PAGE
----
Note: Once you’ve been exercising for a while (aka a few months), you may notice the ache has lessened, this doesn’t indicate that your workout is any less effective, it just shows that your dedication is paying off. At this stage you’ll only notice that familiar ache if you try something new or use your muscles in an entirely different way.

DOMS or delayed onset muscle soreness is a part and parcel of getting fitter, it is a sign that your muscles are growing and repairing after a workout.

Five things you can do to avoid muscle soreness

muscle massage

Keep moving

We don’t mean fit in another intense workout, that might be counterproductive, but don’t lie on the couch hoping it will go away. It will. But it’ll take much longer than if you keep up a little activity.

Exercise increases your circulation, the blood flow to your muscles, tissues, organs, etc. this nourishes them and helps them fix themselves.

This is why one of the best things you can do for sore muscles is to keep on the go. Why not try some walking and take in nature, go for a swim and just enjoy the weightlessness of the water or even take a gentle yoga class to stretch those muscles.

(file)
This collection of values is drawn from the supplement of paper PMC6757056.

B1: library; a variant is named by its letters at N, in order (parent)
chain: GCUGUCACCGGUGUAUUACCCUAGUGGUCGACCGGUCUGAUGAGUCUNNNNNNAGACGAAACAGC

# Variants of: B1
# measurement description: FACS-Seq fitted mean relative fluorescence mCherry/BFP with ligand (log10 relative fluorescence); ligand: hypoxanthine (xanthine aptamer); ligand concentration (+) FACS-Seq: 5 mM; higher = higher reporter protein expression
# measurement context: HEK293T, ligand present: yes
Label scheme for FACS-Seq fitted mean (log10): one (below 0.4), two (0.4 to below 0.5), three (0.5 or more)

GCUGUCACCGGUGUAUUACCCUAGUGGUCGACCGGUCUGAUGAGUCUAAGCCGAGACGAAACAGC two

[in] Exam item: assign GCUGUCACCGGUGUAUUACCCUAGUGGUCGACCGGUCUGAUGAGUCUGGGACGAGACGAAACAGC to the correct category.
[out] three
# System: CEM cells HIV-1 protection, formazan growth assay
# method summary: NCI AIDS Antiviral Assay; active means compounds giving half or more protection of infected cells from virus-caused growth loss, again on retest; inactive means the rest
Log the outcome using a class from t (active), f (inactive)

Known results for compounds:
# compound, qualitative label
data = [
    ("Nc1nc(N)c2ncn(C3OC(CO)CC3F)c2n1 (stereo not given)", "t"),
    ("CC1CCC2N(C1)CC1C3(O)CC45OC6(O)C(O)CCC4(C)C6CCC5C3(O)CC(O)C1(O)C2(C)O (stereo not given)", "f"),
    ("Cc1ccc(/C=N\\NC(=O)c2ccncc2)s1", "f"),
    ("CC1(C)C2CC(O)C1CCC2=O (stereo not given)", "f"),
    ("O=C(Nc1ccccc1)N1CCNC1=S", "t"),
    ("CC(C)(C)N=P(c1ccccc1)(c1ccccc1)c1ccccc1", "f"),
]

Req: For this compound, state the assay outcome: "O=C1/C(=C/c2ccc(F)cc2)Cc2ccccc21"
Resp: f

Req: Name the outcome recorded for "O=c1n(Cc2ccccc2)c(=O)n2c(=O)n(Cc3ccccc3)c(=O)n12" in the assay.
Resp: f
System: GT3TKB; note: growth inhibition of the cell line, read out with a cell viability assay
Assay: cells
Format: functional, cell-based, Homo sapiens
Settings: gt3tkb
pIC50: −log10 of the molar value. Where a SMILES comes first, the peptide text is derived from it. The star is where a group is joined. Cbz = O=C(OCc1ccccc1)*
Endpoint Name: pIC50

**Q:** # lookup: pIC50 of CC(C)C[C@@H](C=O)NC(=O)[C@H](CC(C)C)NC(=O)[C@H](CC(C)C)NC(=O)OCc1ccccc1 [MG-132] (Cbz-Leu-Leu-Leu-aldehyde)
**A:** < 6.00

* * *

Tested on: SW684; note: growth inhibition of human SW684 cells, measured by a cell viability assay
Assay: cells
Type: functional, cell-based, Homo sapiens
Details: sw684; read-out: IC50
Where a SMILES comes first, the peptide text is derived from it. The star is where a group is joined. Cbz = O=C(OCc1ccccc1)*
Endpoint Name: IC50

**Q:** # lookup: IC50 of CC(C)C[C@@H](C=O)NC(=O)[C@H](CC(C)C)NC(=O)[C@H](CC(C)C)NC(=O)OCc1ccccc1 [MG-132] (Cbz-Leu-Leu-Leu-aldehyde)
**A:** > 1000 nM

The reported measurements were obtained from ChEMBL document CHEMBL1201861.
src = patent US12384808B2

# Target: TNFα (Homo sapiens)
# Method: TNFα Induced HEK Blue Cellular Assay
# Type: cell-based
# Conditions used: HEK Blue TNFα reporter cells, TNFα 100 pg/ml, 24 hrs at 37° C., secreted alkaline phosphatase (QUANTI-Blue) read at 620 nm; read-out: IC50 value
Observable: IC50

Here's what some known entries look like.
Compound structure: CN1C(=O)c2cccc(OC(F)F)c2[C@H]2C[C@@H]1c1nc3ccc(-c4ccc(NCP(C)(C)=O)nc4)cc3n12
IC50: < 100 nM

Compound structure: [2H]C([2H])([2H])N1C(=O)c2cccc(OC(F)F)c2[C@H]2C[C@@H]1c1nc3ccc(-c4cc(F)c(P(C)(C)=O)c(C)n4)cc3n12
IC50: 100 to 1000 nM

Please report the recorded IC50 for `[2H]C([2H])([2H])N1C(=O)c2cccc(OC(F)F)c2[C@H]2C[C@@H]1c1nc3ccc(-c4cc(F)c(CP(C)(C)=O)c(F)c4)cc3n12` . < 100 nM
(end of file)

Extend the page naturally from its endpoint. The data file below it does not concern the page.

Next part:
Boost your flexibility

Suffering from sore legs after a workout, and an achy everything else for that matter, then it’s time to stretch it out. Working those muscles (gently) has numerous benefits for your body, by elongating those limbs you increase blood flow to your system, allowing it to heal.

In addition, this post-workout pain relief method can improve your range of motion and make you less prone to future injuries.

For the best stretch possible, workout your individual muscle groups – arms, legs, core – with a variety of exercises. We recommend calf and hamstring stretches for your legs, bridges and side bends for your core, and arm-across-chest and arm-down-back triceps bends for relieving arm pain.

Feed your muscles